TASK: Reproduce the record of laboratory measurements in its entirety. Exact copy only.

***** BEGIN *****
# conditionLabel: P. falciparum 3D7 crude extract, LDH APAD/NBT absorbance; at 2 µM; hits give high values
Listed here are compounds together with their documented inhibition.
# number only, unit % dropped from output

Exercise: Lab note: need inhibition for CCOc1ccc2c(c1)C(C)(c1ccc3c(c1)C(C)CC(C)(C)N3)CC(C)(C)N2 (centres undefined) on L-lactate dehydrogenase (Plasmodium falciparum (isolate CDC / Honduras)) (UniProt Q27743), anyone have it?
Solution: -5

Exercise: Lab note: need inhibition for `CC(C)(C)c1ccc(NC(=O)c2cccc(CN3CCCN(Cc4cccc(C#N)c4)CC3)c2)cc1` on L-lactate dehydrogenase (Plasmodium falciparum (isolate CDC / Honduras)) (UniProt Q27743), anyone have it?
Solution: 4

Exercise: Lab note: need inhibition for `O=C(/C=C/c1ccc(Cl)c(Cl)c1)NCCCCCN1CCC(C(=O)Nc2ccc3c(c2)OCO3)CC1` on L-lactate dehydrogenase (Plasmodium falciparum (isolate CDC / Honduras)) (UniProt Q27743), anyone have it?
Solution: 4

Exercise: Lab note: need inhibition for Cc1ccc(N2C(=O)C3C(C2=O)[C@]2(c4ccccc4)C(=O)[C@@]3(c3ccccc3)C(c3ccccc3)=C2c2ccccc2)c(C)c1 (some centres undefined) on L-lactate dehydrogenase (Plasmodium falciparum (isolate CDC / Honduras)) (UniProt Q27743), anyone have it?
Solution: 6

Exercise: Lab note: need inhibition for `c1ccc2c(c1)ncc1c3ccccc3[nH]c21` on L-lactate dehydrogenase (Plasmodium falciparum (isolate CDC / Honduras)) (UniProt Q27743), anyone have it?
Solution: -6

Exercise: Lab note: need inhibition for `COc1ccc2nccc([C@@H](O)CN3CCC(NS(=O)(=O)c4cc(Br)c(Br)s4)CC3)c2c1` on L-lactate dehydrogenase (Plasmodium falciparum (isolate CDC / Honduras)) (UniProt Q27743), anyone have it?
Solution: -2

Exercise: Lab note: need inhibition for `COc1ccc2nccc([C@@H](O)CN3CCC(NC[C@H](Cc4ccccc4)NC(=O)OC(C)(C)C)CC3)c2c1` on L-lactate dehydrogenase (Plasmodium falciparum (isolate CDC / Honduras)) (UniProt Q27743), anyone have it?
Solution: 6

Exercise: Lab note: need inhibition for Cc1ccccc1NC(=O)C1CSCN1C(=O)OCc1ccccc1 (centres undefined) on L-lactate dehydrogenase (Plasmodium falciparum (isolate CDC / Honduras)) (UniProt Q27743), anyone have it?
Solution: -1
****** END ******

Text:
# conditionLabel: P. falciparum 3D7 crude extract, LDH APAD/NBT absorbance; at 2 µM; hits give high values
Listed here are compounds together with their documented inhibition.
# number only, unit % dropped from output

Exercise: Lab note: need inhibition for CCOc1ccc2c(c1)C(C)(c1ccc3c(c1)C(C)CC(C)(C)N3)CC(C)(C)N2 (centres undefined) on L-lactate dehydrogenase (Plasmodium falciparum (isolate CDC / Honduras)) (UniProt Q27743), anyone have it?
Solution: -5

Exercise: Lab note: need inhibition for `CC(C)(C)c1ccc(NC(=O)c2cccc(CN3CCCN(Cc4cccc(C#N)c4)CC3)c2)cc1` on L-lactate dehydrogenase (Plasmodium falciparum (isolate CDC / Honduras)) (UniProt Q27743), anyone have it?
Solution: 4

Exercise: Lab note: need inhibition for `O=C(/C=C/c1ccc(Cl)c(Cl)c1)NCCCCCN1CCC(C(=O)Nc2ccc3c(c2)OCO3)CC1` on L-lactate dehydrogenase (Plasmodium falciparum (isolate CDC / Honduras)) (UniProt Q27743), anyone have it?
Solution: 4

Exercise: Lab note: need inhibition for Cc1ccc(N2C(=O)C3C(C2=O)[C@]2(c4ccccc4)C(=O)[C@@]3(c3ccccc3)C(c3ccccc3)=C2c2ccccc2)c(C)c1 (some centres undefined) on L-lactate dehydrogenase (Plasmodium falciparum (isolate CDC / Honduras)) (UniProt Q27743), anyone have it?
Solution: 6

Exercise: Lab note: need inhibition for `c1ccc2c(c1)ncc1c3ccccc3[nH]c21` on L-lactate dehydrogenase (Plasmodium falciparum (isolate CDC / Honduras)) (UniProt Q27743), anyone have it?
Solution: -6

Exercise: Lab note: need inhibition for `COc1ccc2nccc([C@@H](O)CN3CCC(NS(=O)(=O)c4cc(Br)c(Br)s4)CC3)c2c1` on L-lactate dehydrogenase (Plasmodium falciparum (isolate CDC / Honduras)) (UniProt Q27743), anyone have it?
Solution: -2

Exercise: Lab note: need inhibition for `COc1ccc2nccc([C@@H](O)CN3CCC(NC[C@H](Cc4ccccc4)NC(=O)OC(C)(C)C)CC3)c2c1` on L-lactate dehydrogenase (Plasmodium falciparum (isolate CDC / Honduras)) (UniProt Q27743), anyone have it?
Solution: 6

Exercise: Lab note: need inhibition for Cc1ccccc1NC(=O)C1CSCN1C(=O)OCc1ccccc1 (centres undefined) on L-lactate dehydrogenase (Plasmodium falciparum (isolate CDC / Honduras)) (UniProt Q27743), anyone have it?
Solution: -1